It is indisputably true that the revolution in Ukraine has been partially driven by elements with questionable pasts, primarily by two organizations: the Svoboda political party and the smaller Right Sector movement. Right Sector first emerged at the beginning of the Maidan protests in Kiev as a paramilitary alliance of several far-right Ukrainian nationalist groups who played a key role in the violence between the Maidan protesters and the Yanukovych government. Right Sector's leader, Dmitry Yarosh, venerates the controversial Stepan Bandera, who fought on the side of the Nazis from 1944 until the end of World War II. According to Yarosh, however, Bandera is a passionate but traditional nationalist, and not an anti-Semite.

The greater concern for Ukraine's Jews is Svoboda. The leader of Svoboda, Oleh Tyahnybok, certainly has a history of making inflammatory, anti-Semitic statements. During a 2004 speech before Ukraine's parliament, Tyahnybok stated that Ukraine is controlled by a "Muscovite-Jewish mafia," and in 2005, Tyahnybok signed an open letter to then-President Viktor Yushchenko, calling for the government to halt the "criminal activities" of "organized Jewry." Svoboda shocked observers by winning 10 percent of the vote in the 2012 parliamentary elections in Ukraine, becoming the fourth biggest party in parliament. Svoboda party members now lead a number of ministries in the interim government of Ukrainian Prime Minister Arseny Yatsenuk, including the Ministry of Defense led by Ihor Tenyukh. While Svoboda has strongly denied that it is anti-Semitic, concern about the party's ideology remains strong amongst Ukraine's Jews.

So is the Maidan movement "more a pogrom than a revolution" as Putin has described it, and what -- or whom -- should Ukraine's Jewish community fear most? Despite the substantial presence of right wing nationalists on the Maidan during the revolution, many in Ukraine's Jewish community resent being used by Putin in his propaganda war. (In the photo above, a poster in Sevastopol portrays Crimea's vote to secede as a choice between Russian citizenship and living in a Nazi state.) On March 5, 21 leaders of Ukraine's Jewish community signed an open letter to Putin excoriating the Russian president for using Ukraine's Jewish community to bash the interim government -- and insisting that the real threat to Ukraine's Jews emanated from Russia: "We know that the political opposition consists of various groups, including some that are nationalistic. But even the most marginal of them do not demonstrate anti-Semitism or other forms of xenophobia. And we certainly know that our very few nationalists are well-controlled by civil society and the new Ukrainian government -- which is more than can be said for the Russian neo-Nazis, who are encouraged by your security services."

This letter to Putin brought forth an important point: namely, that much of the real anti-Semitism directed at Ukrainian Jews is actually coming from Russia. As David Fishman, a professor at the Jewish Theological Seminary and director of Project Judaica (JTS's program in the former Soviet Union), explained: "When we look at what is going on the ground in Eastern Ukraine, we are seeing the revival of language of Russian imperial ideology from 100 years ago, which is both very nationalistic and very anti-Semitic, as well as anti-Ukrainian." Echoing what he wrote in an earlier article, Fishman noted that there has been a shift in how the Kremlin is using Jews in Ukraine. "Having failed to convince world public opinion that the new Ukrainian regime is anti-Semitic, we have recently had news programs on Russian state television asserting that leading Ukrainian political figures such as Tymoshenko and Yatseniuk are actually Jews," he continued. "Pro-Russian separatists in eastern Ukraine and the Russian far-right inside Russia proper say that frequently, but it is the Russian government that sent such anti-Semitic extremists into Ukraine."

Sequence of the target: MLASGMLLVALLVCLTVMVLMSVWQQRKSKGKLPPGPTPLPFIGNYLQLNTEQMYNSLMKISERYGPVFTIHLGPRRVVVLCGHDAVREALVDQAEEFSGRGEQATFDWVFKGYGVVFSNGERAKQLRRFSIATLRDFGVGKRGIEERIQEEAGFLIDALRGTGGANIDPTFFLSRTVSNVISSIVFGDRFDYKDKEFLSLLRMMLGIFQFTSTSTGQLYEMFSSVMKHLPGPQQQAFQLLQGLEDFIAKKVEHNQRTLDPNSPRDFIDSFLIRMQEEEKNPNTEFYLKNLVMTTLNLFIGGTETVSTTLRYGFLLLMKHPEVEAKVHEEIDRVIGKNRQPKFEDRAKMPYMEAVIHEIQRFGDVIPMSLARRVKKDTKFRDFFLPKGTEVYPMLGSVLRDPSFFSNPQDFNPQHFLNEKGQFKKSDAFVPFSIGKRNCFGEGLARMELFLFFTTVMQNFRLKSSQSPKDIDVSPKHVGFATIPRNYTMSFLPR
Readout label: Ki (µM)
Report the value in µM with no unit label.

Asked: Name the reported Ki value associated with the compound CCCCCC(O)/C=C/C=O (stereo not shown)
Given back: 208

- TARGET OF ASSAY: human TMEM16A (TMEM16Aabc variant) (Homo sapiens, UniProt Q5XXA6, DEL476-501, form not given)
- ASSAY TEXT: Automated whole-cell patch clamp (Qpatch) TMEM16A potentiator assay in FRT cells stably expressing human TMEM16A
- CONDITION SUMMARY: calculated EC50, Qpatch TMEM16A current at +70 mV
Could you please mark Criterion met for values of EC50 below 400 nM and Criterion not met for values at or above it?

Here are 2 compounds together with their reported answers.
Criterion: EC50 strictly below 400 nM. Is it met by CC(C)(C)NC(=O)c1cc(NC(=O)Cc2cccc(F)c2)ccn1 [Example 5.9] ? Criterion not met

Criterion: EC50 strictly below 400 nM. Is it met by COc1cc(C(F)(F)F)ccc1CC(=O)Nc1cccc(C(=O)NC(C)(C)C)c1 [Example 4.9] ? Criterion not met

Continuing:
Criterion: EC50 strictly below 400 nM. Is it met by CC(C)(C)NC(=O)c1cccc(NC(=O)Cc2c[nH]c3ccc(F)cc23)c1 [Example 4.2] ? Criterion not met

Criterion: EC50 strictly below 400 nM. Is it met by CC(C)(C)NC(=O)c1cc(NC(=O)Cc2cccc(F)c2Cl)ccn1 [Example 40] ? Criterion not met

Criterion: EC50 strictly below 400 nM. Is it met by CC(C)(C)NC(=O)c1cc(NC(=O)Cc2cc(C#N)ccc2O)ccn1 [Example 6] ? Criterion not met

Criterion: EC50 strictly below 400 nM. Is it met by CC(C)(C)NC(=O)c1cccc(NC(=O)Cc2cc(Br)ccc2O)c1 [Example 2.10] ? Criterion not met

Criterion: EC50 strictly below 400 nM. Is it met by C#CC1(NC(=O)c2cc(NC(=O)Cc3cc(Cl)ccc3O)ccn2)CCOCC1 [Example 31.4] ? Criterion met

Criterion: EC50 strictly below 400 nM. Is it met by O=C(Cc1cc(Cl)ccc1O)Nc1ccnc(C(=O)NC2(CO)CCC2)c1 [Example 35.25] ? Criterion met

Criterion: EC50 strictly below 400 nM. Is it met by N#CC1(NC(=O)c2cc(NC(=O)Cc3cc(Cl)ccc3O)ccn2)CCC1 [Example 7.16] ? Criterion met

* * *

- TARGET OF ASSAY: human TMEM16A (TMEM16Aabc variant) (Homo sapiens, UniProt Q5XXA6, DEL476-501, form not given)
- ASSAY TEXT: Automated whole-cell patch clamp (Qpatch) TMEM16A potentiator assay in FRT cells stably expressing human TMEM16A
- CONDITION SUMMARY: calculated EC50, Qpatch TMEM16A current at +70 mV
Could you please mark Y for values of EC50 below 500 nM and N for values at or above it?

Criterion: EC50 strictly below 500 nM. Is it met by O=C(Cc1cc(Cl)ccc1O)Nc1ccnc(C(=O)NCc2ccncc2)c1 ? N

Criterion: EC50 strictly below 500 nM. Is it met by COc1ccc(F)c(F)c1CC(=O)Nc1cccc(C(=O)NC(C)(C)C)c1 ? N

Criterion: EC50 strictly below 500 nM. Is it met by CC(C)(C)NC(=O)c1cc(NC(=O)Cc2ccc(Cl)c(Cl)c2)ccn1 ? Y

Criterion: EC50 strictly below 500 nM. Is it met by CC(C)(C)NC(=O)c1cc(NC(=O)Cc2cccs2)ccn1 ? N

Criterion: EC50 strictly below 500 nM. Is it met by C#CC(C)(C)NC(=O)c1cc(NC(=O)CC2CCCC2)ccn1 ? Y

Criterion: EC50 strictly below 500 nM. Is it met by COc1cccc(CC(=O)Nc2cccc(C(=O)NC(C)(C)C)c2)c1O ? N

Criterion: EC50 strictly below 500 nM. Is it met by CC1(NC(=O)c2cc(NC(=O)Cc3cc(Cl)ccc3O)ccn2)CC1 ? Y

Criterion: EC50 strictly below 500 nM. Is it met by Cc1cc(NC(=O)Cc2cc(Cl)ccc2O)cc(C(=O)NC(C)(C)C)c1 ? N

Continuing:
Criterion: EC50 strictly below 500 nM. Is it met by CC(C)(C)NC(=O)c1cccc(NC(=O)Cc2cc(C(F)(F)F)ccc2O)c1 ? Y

In fact, Yaakov Dov Bleich, an American-born rabbi recognized as Chief Rabbi of Ukraine since 1990, says that the recent attacks on Jews and Jewish institutions have largely been staged Russian provocations designed to discredit pro-Ukrainian activists and Kiev's interim government. Bleich is not a Pollyanna about the existence of anti-Semitism in Ukraine, and remains deeply concerned about Svoboda and Tyahnybok's unapologetic use of anti-Semitic language -- but he is much more concerned about Russia: "All of the recent attacks on synagogues and Jews have taken place in the east where the Russian extremists are operating. Meanwhile, in the West, where there are supposedly ultra-nationalist extremists, all has been quiet. The Ukrainian Jewish Community is definitely more afraid of Putin and these pro-Russian hooligans than of Ukrainian anti-Semitism." 

Bleich also noted that the threat from Russia has actually brought Jews and Ukrainians closer together, a process driven by the tribulations of the Maidan where, as Bleich pointed out, Jews stood side by side with Ukrainians. Three of the 82 protesters killed by Yanukovych's police were Jewish, and Right Sector activists took a lead role in honoring one Jewish protester who was killed by a Berkut sniper. In what sounds almost like a made-for-TV movie, five Ukrainian Jews who had immigrated to Israel and served in the Israeli Defense Forces actually returned to Ukraine to lead a group of 40 Ukrainian fighters defending the Maidan. Jews also occupy a number of positions in the transitional Ukrainian government. Volodymyr Groysman is a deputy prime minister, while another Jewish-Ukrainian, Ihor Kolomoisky, was named governor of the Dnipropetrovsk region.

Right Sector leadership has also publicly gone out of its way to reassure Ukrainian Jews that the Jewish community has a safe and secure future in post-Maidan Ukraine. In February, Yarosh met with Israel's Ambassador to Ukraine Reuven Din El to and told him that the Right Sector rejects anti-Semitism and xenophobia and would not tolerate it. Subsequent to the meeting, the Israeli embassy posted a statement on its website noting that Yarosh "stressed that Right Sector will oppose all [racist] phenomena, especially anti-Semitism, with all legitimate means." Then, on April 8, after unknown actors defaced a monument to the victims of the Holocaust in Odessa with neo-Nazi graffiti, Right Sector leaders condemned the vandalism and said that it was now a matter of honor for Right Sector to find and punish those who defaced the Jewish cemetery. Right Sector official Valery Zavgorodny also offered Odessa rabbi Avraham Wolff assistance in protecting Jewish property in the city, and the next day -- in a moment that surely must have given Putin a bad bout of heartburn -- the world saw photos of Wolff and Zavgorodny jointly painting over the graffiti and shaking hands at a press conference. 

Putin, it now appears, has achieved the opposite of his original goal. Rather than splitting Ukraine's Jews from their fellow citizens, Putin's behavior has encouraged the Jewish community to condemn Russia's cynical use of anti-Semitism as a political tool. And in the process, as Timothy Snyder wrote recently, the Jews in Ukraine have become Ukrainian Jews.